If there’s one thing about Fall that gets the most attention year-round, it’s the start of college football season. Students, alumni, and fans young and old look forward to Saturdays in the stadium or at a tailgate. But what about the other 40ish hours of a 48-hour weekend?

Road trips are one of my favorite Michigan pastimes, and that got me thinking about how to make the most of a football weekend, whether it’s to the old stomping grounds or an away game across the state. So I reached out to my fellow Awesome Mitten colleagues and alumni, looking for what makes their alma mater special. Here are their takes on what should be on your to-do list when you hit the road this Fall.

Grand Valley State University

Nestled between Grand Rapids and Lake Michigan, Grand Valley State University (Allendale) combines the activity of a big city suburb with the relaxed nature of a beach town on a spacious campus. Three-time GVSU alumna and member of the Awesome Mitten Board of Directors Adrienne Wallace says, “Our hidden gem on campus is the Arboretum.” She explained how it was originally established in 1990 with 33 trees, and a dedication ceremony naming the site after university leader Ronald VanSteeland in 2001 described the expansion to include 7 acres, 735 trees, and 125 shrub species.

Grand Valley State University in Allendale is picturesque as any university

The campus of GVSU is breathtaking in the fall

Don’t be fooled by GVSU’s calm nature, though. Wallace is a fan of the raucous football as well, claiming, “every visitor should experience a Laker Football night game.” As the winningest Division II program, the Lakers are a formidable opponent, and Lubbers Stadium is an intimidating place for visiting teams. “One of the top Division II facilities in the nation,” Wallace adds. “The sell-out crowd, Laker marching band, fall colors surrounding you as you are out of the grip of the city plus football under the Allendale night sky… it’s practically magical.”

Northern Michigan University

On the edge of the dense woods and rolling hills of the Upper Peninsula, Northern Michigan University (Marquette) sits on the southern shores of Lake Superior. I don’t know how much I could say about the beauty of the U.P. that hasn’t been said many times over, but it would likely pale in comparison to the awe inspired by those open skies and gorgeous views.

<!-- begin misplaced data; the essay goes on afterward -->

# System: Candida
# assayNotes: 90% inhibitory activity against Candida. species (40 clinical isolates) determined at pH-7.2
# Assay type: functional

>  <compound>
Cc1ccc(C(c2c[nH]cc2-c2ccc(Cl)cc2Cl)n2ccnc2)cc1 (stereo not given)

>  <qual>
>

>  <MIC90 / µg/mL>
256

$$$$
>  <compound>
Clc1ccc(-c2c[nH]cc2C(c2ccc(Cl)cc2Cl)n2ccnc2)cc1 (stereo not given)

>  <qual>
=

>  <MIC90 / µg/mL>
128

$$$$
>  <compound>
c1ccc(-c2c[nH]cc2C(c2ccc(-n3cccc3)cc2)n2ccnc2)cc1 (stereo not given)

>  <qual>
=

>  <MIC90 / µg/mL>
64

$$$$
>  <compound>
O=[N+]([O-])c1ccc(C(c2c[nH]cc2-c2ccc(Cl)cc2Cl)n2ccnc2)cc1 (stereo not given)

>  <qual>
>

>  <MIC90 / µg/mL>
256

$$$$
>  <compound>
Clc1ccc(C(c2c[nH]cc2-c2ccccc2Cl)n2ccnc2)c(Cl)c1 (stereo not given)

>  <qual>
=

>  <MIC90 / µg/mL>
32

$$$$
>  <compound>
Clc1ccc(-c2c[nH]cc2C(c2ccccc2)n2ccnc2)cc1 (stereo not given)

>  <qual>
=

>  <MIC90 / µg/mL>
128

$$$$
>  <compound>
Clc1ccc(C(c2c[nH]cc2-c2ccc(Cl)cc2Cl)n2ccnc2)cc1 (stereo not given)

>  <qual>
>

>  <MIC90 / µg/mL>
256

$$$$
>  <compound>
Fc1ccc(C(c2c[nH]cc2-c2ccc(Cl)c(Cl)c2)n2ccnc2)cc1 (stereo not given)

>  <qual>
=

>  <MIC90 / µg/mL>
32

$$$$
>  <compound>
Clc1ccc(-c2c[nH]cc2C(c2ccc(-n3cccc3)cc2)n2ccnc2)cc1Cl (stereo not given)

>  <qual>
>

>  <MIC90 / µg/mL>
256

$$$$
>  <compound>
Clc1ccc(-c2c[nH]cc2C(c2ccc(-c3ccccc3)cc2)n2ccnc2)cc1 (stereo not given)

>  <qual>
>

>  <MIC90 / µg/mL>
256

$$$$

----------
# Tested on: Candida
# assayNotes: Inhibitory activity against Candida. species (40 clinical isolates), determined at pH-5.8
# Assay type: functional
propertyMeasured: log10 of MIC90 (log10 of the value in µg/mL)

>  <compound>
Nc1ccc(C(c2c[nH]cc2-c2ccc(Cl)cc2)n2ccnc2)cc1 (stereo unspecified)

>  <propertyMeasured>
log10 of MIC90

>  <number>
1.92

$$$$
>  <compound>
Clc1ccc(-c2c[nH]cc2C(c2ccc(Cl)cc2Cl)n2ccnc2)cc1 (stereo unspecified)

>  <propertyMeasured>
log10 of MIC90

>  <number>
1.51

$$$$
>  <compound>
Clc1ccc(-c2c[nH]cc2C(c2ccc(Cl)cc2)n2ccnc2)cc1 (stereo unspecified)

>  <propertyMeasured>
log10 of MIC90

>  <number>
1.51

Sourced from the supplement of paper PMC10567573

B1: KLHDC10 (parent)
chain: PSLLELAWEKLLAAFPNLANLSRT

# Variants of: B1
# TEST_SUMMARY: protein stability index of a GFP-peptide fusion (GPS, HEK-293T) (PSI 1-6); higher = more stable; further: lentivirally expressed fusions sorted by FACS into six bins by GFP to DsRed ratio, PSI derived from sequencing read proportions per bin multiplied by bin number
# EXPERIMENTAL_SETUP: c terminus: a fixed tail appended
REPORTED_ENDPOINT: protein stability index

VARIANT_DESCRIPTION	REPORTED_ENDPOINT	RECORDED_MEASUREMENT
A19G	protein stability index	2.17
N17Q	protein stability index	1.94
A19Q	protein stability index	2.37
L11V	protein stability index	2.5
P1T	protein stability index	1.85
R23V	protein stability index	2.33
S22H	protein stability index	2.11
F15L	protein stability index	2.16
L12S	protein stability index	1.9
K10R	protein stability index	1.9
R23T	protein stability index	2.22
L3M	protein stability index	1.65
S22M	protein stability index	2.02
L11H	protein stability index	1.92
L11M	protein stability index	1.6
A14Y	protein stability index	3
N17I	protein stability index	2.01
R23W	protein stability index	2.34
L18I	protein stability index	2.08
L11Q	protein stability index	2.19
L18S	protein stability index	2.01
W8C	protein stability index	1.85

Northern Michigan University is the perfect campus to get out and explore the U.P.

Photo Courtesy of Instagrammer @gonda040

Chaz Parks, NMU multimedia journalism alumnus and former contributing writer for The Awesome Mitten, specifically recommends a visit to Blackrocks, a 15-foot cliff on the lakeshore. “It’s every freshman’s rite of passage to jump into mother Superior off these righteous rocks,” he claims. Parks also reminds us that all of the U.P.’s natural beauty does come at a price, though – an early  winter. NMU students have adapted, and you’ve likely heard the folklore surrounding the underground (or under-snow) tunnels between buildings, which Parks confirms: “You can walk from the library to multiple classes without freezing, even during the dead of winter.

Wayne State University

You may not have noticed Wayne State University (Detroit) and its relatively small main campus in Midtown before, but there’s a good chance you’ve seen one of their more than 100 historic buildings connected across Detroit. As the state’s third-largest university, there’s also a good chance you know someone who studied there. Jonathon Arntson, who is a WSU alumnus, former Awesome Mitten contributor, and current MittenTrip sidekick, points out specifically to look for the Yamasaki buildings. Their unique architecture stands out immediately without being garish, and Arntson adds that they are “intriguing to view and look great on Instagram.”

Wayne State University is a beautiful campus in the heart of Detroit

Photo Courtesy of Wayne State University, @WayneState on Instagram